Three jailed for helping former Nissan CEO escape from Japan to Lebanon


ISTANBUL – A Turkish court convicted an executive of the Turkish aircraft company MNG and two pilots of migrant smuggling for their role in removing former Nissan Motor Co Ltd chairman Carlos Ghosn from Japan during his escape to Lebanon just over a year ago. anus.

The court sentenced them to four years and two months in prison, although their lawyer said they were not expected to serve time in prison because they had already been detained for several months.

Two other pilots and a flight attendant were acquitted, while charges against another flight attendant were dropped.

Carlos Ghosn, former CEO of Nissan and Renault, at a press conference in Jounieh, Lebanon, last September. Mohamed Azakir / Reuters file

Ghosn, once a leading figure in the global auto industry, was arrested in Japan in late 2018 and charged with failing to disclose his salary and using company funds for personal purposes, charges he denies.

The ousted chairman of the alliance of Renault, Nissan Motor Co and Mitsubishi Motors Corp had been awaiting trial under house arrest in Japan when he escaped in December 2019 via Istanbul to Beirut, his childhood home.

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Ghosn, who has French, Lebanese and Brazilian citizenship, remains at large and remains in Beirut, where he announced several months ago that he was launching a business university program. Lebanon does not have an extradition treaty with Japan.

An executive of the Turkish private jet operator MNG Jet and four pilots were detained by the Turkish authorities in early January 2020 and charged with migrant smuggling.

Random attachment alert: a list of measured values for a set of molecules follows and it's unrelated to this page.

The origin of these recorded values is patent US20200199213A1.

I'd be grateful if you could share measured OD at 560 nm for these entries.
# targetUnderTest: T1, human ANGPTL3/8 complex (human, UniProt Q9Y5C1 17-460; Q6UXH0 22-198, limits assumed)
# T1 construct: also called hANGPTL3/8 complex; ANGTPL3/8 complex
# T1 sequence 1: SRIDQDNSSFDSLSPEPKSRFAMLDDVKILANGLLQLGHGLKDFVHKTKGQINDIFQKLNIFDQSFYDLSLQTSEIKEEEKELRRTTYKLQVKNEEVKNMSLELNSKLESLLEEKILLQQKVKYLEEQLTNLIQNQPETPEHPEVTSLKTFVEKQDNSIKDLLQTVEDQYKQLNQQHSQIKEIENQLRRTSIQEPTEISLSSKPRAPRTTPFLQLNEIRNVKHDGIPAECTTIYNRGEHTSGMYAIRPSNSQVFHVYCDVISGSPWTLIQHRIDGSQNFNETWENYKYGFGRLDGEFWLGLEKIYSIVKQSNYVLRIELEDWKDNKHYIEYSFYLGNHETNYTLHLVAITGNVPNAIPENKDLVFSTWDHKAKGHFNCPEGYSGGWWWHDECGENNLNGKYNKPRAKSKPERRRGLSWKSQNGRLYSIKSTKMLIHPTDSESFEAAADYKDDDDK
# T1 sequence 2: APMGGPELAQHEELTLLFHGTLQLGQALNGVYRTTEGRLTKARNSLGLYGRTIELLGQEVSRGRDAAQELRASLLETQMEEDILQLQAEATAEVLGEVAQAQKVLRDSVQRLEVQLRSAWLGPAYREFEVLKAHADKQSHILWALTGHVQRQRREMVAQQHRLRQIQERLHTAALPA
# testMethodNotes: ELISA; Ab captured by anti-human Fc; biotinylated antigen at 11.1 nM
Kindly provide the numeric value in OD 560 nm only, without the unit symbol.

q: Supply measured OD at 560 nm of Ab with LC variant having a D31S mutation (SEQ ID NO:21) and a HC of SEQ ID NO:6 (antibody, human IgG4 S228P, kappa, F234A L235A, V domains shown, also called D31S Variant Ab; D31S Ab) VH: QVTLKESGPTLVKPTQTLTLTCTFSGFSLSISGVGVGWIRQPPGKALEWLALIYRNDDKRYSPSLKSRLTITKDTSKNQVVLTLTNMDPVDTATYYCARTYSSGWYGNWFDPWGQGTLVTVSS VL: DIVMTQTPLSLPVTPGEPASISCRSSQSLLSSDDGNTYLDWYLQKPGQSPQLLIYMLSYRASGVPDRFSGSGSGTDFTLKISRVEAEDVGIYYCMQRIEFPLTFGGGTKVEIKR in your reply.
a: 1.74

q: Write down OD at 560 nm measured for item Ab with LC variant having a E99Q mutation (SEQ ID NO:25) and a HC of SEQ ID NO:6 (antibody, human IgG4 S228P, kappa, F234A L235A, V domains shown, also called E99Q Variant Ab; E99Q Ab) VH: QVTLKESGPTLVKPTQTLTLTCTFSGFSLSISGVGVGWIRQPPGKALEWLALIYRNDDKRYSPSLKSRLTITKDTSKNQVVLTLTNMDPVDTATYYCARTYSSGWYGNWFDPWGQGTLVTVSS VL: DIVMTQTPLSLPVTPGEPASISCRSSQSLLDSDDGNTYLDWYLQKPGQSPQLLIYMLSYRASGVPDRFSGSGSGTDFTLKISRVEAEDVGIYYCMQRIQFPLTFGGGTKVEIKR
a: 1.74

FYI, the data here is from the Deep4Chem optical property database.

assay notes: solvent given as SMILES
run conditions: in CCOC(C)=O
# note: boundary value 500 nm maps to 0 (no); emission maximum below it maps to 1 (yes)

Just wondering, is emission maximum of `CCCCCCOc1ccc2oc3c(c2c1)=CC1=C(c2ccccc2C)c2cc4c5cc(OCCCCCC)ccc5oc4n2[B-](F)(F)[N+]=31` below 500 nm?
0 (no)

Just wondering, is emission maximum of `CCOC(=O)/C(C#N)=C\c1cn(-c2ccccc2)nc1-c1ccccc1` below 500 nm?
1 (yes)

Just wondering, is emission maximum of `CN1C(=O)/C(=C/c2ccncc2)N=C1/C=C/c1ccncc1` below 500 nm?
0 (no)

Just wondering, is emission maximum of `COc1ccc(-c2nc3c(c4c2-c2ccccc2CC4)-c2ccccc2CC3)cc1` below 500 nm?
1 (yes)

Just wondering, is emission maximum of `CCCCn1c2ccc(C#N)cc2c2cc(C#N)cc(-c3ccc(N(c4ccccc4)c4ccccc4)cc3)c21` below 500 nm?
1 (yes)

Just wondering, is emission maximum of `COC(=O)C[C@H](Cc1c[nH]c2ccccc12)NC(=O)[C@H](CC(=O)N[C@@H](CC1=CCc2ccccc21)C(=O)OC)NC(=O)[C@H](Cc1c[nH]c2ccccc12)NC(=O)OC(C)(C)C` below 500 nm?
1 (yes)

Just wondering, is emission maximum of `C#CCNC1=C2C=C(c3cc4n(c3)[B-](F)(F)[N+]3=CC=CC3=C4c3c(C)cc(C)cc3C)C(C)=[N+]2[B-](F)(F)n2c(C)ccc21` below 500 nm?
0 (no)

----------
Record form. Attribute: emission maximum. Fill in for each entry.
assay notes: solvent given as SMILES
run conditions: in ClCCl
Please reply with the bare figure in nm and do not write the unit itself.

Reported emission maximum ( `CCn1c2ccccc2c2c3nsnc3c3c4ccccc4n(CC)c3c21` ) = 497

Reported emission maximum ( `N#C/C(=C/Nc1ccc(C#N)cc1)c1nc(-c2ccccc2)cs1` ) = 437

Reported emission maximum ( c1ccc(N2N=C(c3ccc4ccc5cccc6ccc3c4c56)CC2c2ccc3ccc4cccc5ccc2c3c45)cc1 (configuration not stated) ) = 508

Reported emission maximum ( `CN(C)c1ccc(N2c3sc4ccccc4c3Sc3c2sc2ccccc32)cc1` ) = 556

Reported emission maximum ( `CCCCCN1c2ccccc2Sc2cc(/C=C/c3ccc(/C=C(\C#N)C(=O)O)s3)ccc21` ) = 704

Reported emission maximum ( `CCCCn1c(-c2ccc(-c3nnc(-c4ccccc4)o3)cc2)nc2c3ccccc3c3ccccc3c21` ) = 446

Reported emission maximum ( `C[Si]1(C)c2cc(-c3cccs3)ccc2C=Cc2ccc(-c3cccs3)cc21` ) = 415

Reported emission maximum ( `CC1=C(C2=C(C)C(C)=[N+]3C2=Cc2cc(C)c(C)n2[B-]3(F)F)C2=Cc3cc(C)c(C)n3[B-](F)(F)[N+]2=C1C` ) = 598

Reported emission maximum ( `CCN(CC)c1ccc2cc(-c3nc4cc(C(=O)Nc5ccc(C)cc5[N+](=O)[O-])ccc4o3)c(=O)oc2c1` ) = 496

The lawyer for one of the convicted pilots, Erem Yucel, told reporters that they would appeal the verdict.

Convicted pilot Noyan Pasin said that staff and officials did not suspect that anything was wrong with the flight, neither in Japan nor Turkey, so it was wrong to point out the pilots.

“We were expected to be suspicious and we were convicted because we were not suspicious,” he told reporters.

The defendants were released in July, when the first hearing was held, and are not expected to return to jail due to the time they served. Japan is not known to have requested his extradition to face charges there.

Ghosn’s saga has rocked the global auto industry, at a time jeopardizing the Renault-Nissan alliance that he himself planned, and increased scrutiny of Japan’s judicial system.

Renault and Nissan have struggled to regain profitability after their tenure, during which both automakers say Ghosn focused too much on expanding sales and market share.

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